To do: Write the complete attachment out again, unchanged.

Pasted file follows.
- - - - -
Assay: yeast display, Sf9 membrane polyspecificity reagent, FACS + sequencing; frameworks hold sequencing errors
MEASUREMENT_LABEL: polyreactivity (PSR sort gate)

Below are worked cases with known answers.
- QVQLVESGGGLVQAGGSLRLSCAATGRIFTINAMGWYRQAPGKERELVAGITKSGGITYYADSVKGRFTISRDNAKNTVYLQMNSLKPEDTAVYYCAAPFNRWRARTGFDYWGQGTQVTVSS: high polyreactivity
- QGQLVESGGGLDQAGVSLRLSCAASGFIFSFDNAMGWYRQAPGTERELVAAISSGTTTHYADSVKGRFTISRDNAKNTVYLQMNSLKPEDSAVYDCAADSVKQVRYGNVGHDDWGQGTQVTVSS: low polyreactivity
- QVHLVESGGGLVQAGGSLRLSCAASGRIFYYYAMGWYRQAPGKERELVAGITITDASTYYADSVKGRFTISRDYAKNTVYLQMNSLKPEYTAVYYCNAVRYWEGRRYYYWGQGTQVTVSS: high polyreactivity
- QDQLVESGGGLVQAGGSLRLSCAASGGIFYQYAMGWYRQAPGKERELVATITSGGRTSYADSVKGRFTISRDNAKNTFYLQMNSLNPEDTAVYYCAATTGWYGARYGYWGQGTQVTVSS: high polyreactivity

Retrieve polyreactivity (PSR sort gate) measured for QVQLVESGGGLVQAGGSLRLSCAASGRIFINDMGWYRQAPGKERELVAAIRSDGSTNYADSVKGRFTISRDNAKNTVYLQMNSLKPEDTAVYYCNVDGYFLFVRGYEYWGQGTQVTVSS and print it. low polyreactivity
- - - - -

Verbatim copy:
Assay: yeast display, Sf9 membrane polyspecificity reagent, FACS + sequencing; frameworks hold sequencing errors
MEASUREMENT_LABEL: polyreactivity (PSR sort gate)

Below are worked cases with known answers.
- QVQLVESGGGLVQAGGSLRLSCAATGRIFTINAMGWYRQAPGKERELVAGITKSGGITYYADSVKGRFTISRDNAKNTVYLQMNSLKPEDTAVYYCAAPFNRWRARTGFDYWGQGTQVTVSS: high polyreactivity
- QGQLVESGGGLDQAGVSLRLSCAASGFIFSFDNAMGWYRQAPGTERELVAAISSGTTTHYADSVKGRFTISRDNAKNTVYLQMNSLKPEDSAVYDCAADSVKQVRYGNVGHDDWGQGTQVTVSS: low polyreactivity
- QVHLVESGGGLVQAGGSLRLSCAASGRIFYYYAMGWYRQAPGKERELVAGITITDASTYYADSVKGRFTISRDYAKNTVYLQMNSLKPEYTAVYYCNAVRYWEGRRYYYWGQGTQVTVSS: high polyreactivity
- QDQLVESGGGLVQAGGSLRLSCAASGGIFYQYAMGWYRQAPGKERELVATITSGGRTSYADSVKGRFTISRDNAKNTFYLQMNSLNPEDTAVYYCAATTGWYGARYGYWGQGTQVTVSS: high polyreactivity

Retrieve polyreactivity (PSR sort gate) measured for QVQLVESGGGLVQAGGSLRLSCAASGRIFINDMGWYRQAPGKERELVAAIRSDGSTNYADSVKGRFTISRDNAKNTVYLQMNSLKPEDTAVYYCNVDGYFLFVRGYEYWGQGTQVTVSS and print it. low polyreactivity